Divorce often requires that couples not only divide their marital property, but their debt as well. Most often, people get so wrapped up in who gets the house that they forget about divorce debt. So how is debt divided in divorce? Community property states, such as California, require that couples share all assets and debts legally incurred during their marriage. Furthermore, if your spouse takes out a mortgage in their name, then you are equally responsible for that debt upon divorce. To learn more, contact a Fresno family law attorney at Law Offices of Rick D. Banks.

Dividing Divorce Debt in California

Typically, during a marriage, spouses will open joint credit cards and loans. Even if your spouse is the only one that used the card, creditors will see you both as mutually responsible for any incurred debt. Put simply, creditors don't care who actually spent the money, they just want their money back. Because of this, it's virtually impossible to get creditors to release one spouse from debt responsibility. However, there are several workarounds the court can employ to divide the owed debt. For example, in their divorce ruling, the court can assign one spouse responsibility for the debt. When this happens, the court will more than likely assign more property to that spouse to balance it out. California law states that all community property and debt must be divided as equally as possible. This is to ensure couples end up with their fair share. Dividing debt in divorce can play out like in the following examples:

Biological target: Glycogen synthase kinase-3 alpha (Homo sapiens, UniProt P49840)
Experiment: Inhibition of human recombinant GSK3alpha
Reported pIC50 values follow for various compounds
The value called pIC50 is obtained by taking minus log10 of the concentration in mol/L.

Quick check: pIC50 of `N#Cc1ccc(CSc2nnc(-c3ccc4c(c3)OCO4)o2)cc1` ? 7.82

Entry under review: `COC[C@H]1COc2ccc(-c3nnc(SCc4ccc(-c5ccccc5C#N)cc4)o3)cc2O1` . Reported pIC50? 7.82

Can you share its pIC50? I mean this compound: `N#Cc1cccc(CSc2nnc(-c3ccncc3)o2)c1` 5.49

• One spouse gets the house but must also assume responsibility for paying the mortgage
  • One spouse gets the car but must pay off any remaining loan on the vehicle
Consult a family law attorney to determine how your debt can be divided in divorce.

How Is Separate Debt Handled?

Fortunately, California law recognizes separate debt and property. This means that if your spouse incurred debt before your marriage, then upon divorce you cannot be found responsible for it. Separate debt does not commingle with community debt. In addition, the law won't force both spouses to pay off individual debt, only the party that incurred the debt will be responsible. Instances sometimes arise when one spouse acquires debt that constitutes a breach in fiduciary duty towards the other spouse. An example of that is one spouse earning debt by recklessly gambling community money. Consult your family attorney if you're unsure of whether debt incurred by you or your spouse can be attributed to both parties.

Is Individual Credit Affected by Debt in Divorce?

Unfortunately, your individual credit can be affected negatively by debt assigned to you in divorce. Even if you pay your half of the debt on time, if your former spouse fails to pay their half, your credit score will be affected. It may not seem fair but the only way to protect your credit is by making sure all community debt is paid on time. This may mean that you have to cover your ex's portion as well.

Tips for Paying Off Debt in Divorce

Divorce is hard enough. Adding the stress of debt on top is maddening. This is especially true when you go from a two-income household to only a single income. While your financial future may seem in danger, here are some tips for paying off debt in divorce:
  • Open a separate credit card and transfer your half of the community debt to it
  • Use the proceeds from sold off community property to pay off community debt
  • Save all receipts that show you've paid off your share of community debt
  • Sell off assets if one spouse cannot pay their share of community debt
  • For more financially stable spouses, reduce any unsecured debt
  • Pay off as much of the community debt as possible before the divorce is finalized

If Your Spouse Won't Settle Their Debts Fairly

Just like other contested aspects of divorce, if your spouse won't agree to handle their debts fairly, you could seek the help of a mediator. A mediator will guide you and your spouse through the division of debt and property. They can also help handle any financial disagreements that should arise. Do not risk your financial future over divorce debt. Speak to a divorce attorney at the Law Offices of Rick D. Banks.
Categories: Divorce